A 34-year-old man presents to your clinic asking about an elective appendectomy. He has no history of appendicitis. What are possible indications for appendectomy in this patient?
Incidental appendectomy is generally not indicted. A few select indications could be considered and they include children about to undergo chemotherapy, the disabled who cannot describe pain or react normally to pain, patients with Crohn disease when the cecum is free of macroscopic disease, and those patients planning to travel to remote areas with limited surgical care. While part of the traditional teaching, the ubiquity of antibiotics and the evolving understanding of our ability to treat at least some appendicitis nonoperatively may further limit the indications for elective, incidental appendectomy.
While reviewing pathology of a recent laparoscopic appendectomy, you note that in addition to acute appendicitis, the patient had a 1.5-cm carcinoid tumor located at the base of the appendix. The patient is otherwise healthy and recovering well from surgery. What would you recommend?
Appendiceal carcinoid is one of the most common neoplasms to identify in an appendectomy specimen. Lesions that are < 1 cm generally do not require additional therapy. Lesions larger than 1 or 2 cm, involving the appendiceal base or with lymph node metastasis of mesenteric invasion warrant right hemicolectomy. A radical appendectomy is not a described operation and adjuvant chemotherapy could be considered but only after definitive surgical care.
An 8-year-old boy presents to the emergency department complaining of generalized abdominal pain for the past 24 hours. Laboratory tests reveal a leukocytosis of 13,000 and he is tender in the RLQ on physical examination. He is taken to the operating room for laparoscopic appendectomy. Removal of the appendix has been associated with a protective effect of which of the following?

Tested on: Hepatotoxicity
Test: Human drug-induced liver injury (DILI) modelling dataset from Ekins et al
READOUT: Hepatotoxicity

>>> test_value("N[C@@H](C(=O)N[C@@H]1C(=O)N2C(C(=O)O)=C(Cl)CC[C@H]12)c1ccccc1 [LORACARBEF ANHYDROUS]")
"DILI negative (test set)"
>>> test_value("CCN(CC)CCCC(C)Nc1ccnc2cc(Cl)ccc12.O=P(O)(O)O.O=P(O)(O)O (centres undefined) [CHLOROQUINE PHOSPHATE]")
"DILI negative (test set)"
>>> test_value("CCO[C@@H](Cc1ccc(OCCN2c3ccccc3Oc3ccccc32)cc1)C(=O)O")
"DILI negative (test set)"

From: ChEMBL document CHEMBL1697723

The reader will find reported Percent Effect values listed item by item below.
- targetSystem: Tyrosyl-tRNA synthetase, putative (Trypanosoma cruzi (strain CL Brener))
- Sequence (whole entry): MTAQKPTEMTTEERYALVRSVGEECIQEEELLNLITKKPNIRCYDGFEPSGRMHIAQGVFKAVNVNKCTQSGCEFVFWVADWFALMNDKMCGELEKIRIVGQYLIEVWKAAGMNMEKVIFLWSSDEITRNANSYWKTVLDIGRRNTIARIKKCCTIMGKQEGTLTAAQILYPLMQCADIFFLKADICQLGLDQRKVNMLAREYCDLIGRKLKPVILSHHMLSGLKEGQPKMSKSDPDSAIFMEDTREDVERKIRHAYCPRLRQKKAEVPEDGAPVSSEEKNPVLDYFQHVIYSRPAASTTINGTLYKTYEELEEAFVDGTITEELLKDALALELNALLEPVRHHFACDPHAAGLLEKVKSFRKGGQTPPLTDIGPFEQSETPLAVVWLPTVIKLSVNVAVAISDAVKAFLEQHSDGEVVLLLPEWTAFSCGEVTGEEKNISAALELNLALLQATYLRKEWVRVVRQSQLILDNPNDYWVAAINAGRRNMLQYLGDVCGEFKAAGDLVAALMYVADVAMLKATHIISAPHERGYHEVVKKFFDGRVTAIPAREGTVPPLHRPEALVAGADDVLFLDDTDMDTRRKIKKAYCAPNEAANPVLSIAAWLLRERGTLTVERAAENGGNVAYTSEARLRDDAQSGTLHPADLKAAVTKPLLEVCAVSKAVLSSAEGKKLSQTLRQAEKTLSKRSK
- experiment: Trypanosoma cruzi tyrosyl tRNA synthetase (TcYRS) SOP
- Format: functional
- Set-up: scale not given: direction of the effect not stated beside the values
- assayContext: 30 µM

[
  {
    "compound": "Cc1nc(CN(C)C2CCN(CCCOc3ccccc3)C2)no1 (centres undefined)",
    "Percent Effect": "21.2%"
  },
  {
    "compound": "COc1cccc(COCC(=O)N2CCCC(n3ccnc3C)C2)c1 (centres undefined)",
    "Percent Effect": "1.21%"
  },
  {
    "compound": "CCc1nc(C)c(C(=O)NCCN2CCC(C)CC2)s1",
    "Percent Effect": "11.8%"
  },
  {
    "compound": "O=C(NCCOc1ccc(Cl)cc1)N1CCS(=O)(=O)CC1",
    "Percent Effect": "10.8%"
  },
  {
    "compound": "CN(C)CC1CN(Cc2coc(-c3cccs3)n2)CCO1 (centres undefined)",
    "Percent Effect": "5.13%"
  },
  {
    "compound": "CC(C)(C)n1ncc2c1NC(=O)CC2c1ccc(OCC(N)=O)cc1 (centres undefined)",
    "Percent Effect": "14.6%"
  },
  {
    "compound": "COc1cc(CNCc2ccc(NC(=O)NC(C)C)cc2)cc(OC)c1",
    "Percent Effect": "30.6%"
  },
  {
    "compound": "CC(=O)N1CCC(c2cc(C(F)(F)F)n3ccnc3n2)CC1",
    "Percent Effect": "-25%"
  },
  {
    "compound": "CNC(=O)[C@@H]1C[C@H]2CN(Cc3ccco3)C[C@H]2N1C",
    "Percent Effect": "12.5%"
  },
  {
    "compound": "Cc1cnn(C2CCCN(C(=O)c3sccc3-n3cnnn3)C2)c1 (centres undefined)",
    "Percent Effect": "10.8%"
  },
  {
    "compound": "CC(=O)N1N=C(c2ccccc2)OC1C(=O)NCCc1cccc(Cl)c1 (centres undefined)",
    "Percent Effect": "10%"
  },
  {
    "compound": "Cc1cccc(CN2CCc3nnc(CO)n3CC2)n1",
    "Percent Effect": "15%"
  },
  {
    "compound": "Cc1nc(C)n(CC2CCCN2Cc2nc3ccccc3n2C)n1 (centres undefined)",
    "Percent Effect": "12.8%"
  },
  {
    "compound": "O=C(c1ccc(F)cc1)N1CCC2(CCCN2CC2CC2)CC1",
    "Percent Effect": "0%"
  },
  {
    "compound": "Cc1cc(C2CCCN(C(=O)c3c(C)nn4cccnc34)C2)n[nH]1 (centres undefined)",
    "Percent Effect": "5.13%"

The appendix is an immunologic organ involved in secretion of immunoglobulins. An inverse association between appendectomy and development of ulcerative colitis has been reported. Routine resection of the normal appendix to improve the clinical course of ulcerative colitis is not generally indicated.
Which of the following physical signs is associated with the correct definition suggestive of acute appendicitis?
Appendicitis usually starts with periumbilical pain that migrates to the RLQ. Patients often have associated gastrointestinal symptoms such as anorexia, nausea, and vomiting. On physical examination, patients often prefer to remain lying supine and often guard due to peritoneal irritation. Rebound tenderness is when the examiner presses on the RLQ and the patient experiences a sudden pain upon removal of the hand. Rovsing sign is RLQ pain that is induced by palpation of the left lower quadrant and is highly suggestive of a RLQ inflammatory process. Dunphy sign elicits pain with coughing and is related to inflammation of the peritoneum. The obturator sign occurs with internal rotation of the right hip. Lastly, the iliopsoas sign is pain with extension of the right hip, attributed to a retrocecal appendix.
A 29-year-old woman presents with RLQ pain, fever, and leukocytosis. Prior to imaging studies the Alvarado score is used to determine the patient's likelihood of having appendicitis. All of the following variables make up the Alvarado score EXCEPT:
The Alvarado score is the most widespread scoring system useful for ruling out appendicitis and selecting patients for further imaging or intervention (Table below). The Alvarado score is calculated using RLQ tenderness, elevated temperature, rebound tenderness, migration of pain, anorexia, nausea/vomiting, leukocytosis, and a left shift on leukocyte differential as predictive factors. Several online calculators are freely available.
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